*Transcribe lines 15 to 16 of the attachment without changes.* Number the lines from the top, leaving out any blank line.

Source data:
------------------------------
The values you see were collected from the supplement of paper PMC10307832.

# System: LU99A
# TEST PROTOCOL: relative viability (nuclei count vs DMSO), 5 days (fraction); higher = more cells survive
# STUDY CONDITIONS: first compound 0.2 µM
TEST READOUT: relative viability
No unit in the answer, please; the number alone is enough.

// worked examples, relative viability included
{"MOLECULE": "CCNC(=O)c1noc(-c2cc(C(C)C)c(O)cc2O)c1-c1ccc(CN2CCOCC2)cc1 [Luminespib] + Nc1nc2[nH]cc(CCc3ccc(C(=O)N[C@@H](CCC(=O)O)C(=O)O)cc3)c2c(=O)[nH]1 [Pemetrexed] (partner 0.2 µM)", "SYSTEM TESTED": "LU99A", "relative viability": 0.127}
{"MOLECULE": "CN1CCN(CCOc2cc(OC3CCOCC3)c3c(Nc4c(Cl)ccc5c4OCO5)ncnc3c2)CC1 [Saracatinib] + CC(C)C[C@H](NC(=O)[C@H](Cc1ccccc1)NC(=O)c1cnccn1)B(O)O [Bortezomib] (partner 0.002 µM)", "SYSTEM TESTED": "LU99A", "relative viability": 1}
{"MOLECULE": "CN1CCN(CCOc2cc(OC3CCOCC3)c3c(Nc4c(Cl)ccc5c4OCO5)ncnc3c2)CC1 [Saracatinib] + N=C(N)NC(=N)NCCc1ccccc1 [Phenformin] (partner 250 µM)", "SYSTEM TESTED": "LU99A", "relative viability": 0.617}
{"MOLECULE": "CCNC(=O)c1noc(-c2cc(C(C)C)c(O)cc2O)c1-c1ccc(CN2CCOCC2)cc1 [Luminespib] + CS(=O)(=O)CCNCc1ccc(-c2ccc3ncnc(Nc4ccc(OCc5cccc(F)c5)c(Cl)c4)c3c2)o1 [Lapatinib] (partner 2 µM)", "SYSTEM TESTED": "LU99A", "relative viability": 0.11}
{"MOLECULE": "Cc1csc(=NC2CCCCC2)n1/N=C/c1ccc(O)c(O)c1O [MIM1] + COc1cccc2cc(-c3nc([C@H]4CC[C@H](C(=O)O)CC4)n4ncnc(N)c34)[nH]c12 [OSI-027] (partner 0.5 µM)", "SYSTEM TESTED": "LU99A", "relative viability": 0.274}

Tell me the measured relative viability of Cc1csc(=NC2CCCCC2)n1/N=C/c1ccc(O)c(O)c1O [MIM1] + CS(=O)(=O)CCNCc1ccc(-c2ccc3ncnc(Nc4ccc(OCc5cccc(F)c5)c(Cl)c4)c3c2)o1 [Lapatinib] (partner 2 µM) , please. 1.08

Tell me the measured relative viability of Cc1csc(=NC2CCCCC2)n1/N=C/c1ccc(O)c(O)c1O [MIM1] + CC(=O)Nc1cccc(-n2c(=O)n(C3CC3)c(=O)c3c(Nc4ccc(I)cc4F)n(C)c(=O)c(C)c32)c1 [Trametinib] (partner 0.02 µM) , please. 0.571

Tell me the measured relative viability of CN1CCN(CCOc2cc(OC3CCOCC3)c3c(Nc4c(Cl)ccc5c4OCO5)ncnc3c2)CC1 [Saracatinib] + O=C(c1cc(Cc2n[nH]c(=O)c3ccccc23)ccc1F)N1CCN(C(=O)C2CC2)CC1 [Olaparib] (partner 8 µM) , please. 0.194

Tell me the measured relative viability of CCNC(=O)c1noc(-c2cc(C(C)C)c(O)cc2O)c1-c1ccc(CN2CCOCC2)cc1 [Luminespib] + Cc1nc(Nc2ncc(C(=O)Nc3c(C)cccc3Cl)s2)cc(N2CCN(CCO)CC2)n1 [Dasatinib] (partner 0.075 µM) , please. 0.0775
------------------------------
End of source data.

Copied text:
Tell me the measured relative viability of CN1CCN(CCOc2cc(OC3CCOCC3)c3c(Nc4c(Cl)ccc5c4OCO5)ncnc3c2)CC1 [Saracatinib] + O=C(c1cc(Cc2n[nH]c(=O)c3ccccc23)ccc1F)N1CCN(C(=O)C2CC2)CC1 [Olaparib] (partner 8 µM) , please. 0.194

Tell me the measured relative viability of CCNC(=O)c1noc(-c2cc(C(C)C)c(O)cc2O)c1-c1ccc(CN2CCOCC2)cc1 [Luminespib] + Cc1nc(Nc2ncc(C(=O)Nc3c(C)cccc3Cl)s2)cc(N2CCN(CCO)CC2)n1 [Dasatinib] (partner 0.075 µM) , please. 0.0775